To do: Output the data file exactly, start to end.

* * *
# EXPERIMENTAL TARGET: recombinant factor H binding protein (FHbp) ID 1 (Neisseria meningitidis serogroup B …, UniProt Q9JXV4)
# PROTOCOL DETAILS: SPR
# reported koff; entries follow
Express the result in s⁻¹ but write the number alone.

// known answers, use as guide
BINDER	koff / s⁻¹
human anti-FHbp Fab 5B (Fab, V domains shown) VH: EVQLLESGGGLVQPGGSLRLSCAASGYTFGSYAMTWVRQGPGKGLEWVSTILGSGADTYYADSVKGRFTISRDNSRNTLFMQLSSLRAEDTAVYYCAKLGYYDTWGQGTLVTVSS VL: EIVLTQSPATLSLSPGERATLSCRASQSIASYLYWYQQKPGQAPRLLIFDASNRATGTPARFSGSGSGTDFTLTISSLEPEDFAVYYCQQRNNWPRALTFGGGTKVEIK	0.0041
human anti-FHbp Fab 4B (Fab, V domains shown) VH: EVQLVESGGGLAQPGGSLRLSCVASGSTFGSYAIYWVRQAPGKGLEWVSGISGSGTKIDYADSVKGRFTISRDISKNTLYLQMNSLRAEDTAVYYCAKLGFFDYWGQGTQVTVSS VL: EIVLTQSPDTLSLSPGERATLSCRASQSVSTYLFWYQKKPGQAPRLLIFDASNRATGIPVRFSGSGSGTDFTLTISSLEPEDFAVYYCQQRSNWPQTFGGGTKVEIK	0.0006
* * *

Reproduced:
# EXPERIMENTAL TARGET: recombinant factor H binding protein (FHbp) ID 1 (Neisseria meningitidis serogroup B …, UniProt Q9JXV4)
# PROTOCOL DETAILS: SPR
# reported koff; entries follow
Express the result in s⁻¹ but write the number alone.

// known answers, use as guide
BINDER	koff / s⁻¹
human anti-FHbp Fab 5B (Fab, V domains shown) VH: EVQLLESGGGLVQPGGSLRLSCAASGYTFGSYAMTWVRQGPGKGLEWVSTILGSGADTYYADSVKGRFTISRDNSRNTLFMQLSSLRAEDTAVYYCAKLGYYDTWGQGTLVTVSS VL: EIVLTQSPATLSLSPGERATLSCRASQSIASYLYWYQQKPGQAPRLLIFDASNRATGTPARFSGSGSGTDFTLTISSLEPEDFAVYYCQQRNNWPRALTFGGGTKVEIK	0.0041
human anti-FHbp Fab 4B (Fab, V domains shown) VH: EVQLVESGGGLAQPGGSLRLSCVASGSTFGSYAIYWVRQAPGKGLEWVSGISGSGTKIDYADSVKGRFTISRDISKNTLYLQMNSLRAEDTAVYYCAKLGFFDYWGQGTQVTVSS VL: EIVLTQSPDTLSLSPGERATLSCRASQSVSTYLFWYQKKPGQAPRLLIFDASNRATGIPVRFSGSGSGTDFTLTISSLEPEDFAVYYCQQRSNWPQTFGGGTKVEIK	0.0006